Friday, August 11, 2006

PEROXIDE BOMBS EXPLODE: Usual memes, easy to make, deadly, etc

Updated -- Zazi case beauty parlor supply store bomb, at foot

The second wave of stories on the airline plot delivered exactly what Dick Destiny blog predicted would be the fallback position of it's-easy terror journalism. Lots and lots of articles on how simple it was to pour acetone and peroxide together on an jet-liner, add a little acid, and pow!

In the absence of real news on what materials and chemicals were found in the possession of the arrested terrorists, the speculators ran wild. And readers of this blog know there is never a shortage of people for the imagining of worst case scenarios linked to the "ease" with which terrorists can make bad things. Plans go forward without hitch -- except this one time, whew (!) -- and no one makes mistakes, buddy boy!

So with GlobalSecurity.Org senior fellow thinking cap on, if the story is not to degenerate into a poorly understood but sensational legend, it is critical to know what compounds, materials and training the terrorists had. And it will not be sufficient to receive this information second and third-hand solely through the prisms of anoymous U.S. government officials or British law enforcement.

The current blizzard of news stories required someone with the common sense to ask, in the face of the mass-feeding, "If it's so easy and the jihadists so clever, why haven't we all been reduced to boarding airplanes in our birthday suits because of the successful employment of peroxide bombs?" They required someone to timorously query, perhaps in a paraphrase from Blazing Saddles: "Are we informing people, Lord, or are we just jerking off?"

But common sense had left the room.

There are answers to these questions. But they're not and won't be short or simple. And they won't lend themselves to stories peppered with one-sentence speculations, delivered by experts.

Now, let's look at today's mess:

" . . . terrorists could simply carry aboard a plane the two chemicals used to make TATP," wrote the Washington Post. "When the chemicals are mixed together, 'chances are it will instantaneously and violently react,' said Neal Langerman, a chemical industry consultant who acts as a spokesman for the American Chemical Society. 'If it didn't, you can stick in a detonator, hook it up to the battery in your iPod, and you're dead.'

Langerman was one of the sources of the day for the newsmedia. His quotes stressed how easy it was to make a peroxide bomb. Perhaps because stressing the ease with which chemicals of all types can become, are, or made into hazards is his business.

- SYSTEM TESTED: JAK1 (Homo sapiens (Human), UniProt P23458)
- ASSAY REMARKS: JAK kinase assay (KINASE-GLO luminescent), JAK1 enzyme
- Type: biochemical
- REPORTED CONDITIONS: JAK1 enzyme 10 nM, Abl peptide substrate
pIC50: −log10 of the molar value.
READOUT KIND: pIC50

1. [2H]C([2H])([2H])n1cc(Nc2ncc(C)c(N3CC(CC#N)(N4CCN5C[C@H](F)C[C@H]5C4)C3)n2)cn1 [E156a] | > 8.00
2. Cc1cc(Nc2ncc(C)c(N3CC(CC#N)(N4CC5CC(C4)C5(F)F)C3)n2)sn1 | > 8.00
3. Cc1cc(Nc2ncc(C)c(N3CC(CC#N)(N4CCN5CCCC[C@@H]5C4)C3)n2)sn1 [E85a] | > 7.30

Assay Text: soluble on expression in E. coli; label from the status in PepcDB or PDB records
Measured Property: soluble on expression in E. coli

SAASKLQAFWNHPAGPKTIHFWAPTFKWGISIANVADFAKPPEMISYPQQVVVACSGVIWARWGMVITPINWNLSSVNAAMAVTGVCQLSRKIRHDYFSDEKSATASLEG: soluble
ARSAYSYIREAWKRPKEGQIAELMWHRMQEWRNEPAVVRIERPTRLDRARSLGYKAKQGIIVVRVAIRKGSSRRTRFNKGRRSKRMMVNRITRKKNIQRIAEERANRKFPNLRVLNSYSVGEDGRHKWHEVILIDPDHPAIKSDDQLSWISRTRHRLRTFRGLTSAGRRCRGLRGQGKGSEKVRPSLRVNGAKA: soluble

"All I have to do is take them in the restroom with a standard water bottle," said Langerman to the Los Angeles Times for its story, "Humble Ingredients for a Deadly Purpose." "I empty the water out, mix them in the bottle, and before I'm done mixing them, the reaction had already occured and the plane is in serious trouble."

The Times qualified Langerman's insta-bomb chatter with the statement "[B]ombmaking is not as simple as some website proclaim . . . " and the differing opinion of another expert on explosives. " . . . [a professor] said she doubted TATP was strong enough to bring down a plane without added strength from a detonator."

A simple search for "Neal Langerman" turned in this top link. More to the point, across the entire breadth of the US, the big newspapers of the country settled on an ambulance chaser from the world of industrial chemistry as their source on terror bomb capabilities.

The New York Times also used Langerman, identifying him only as president of Advanced Chemical Safety. It is not quite as descriptive as this, from the litigation page: "Dr. Neal Langerman provides litigation support and expert testimony for both defendants and plaintiffs in litigation involving a wide variety of chemical-related issues. Dr. Langerman has trial-proven expertise in Failure-to-Warn litigation as well as litigation involving chemical contamination, pollution, explosions, fatalities, chemical misuses, and product liability . . . "

"Experts: Liquid bomb easy to make and hard to find," cried the Chicago Tribune. "Although many would-be terrorists have been killed while trying to make the mixture, its instability might not be a drawback for a suicide bomber intent on destroying an airplane. The easy availability of the ingredients would make it especially attractive to terrorists, experts said."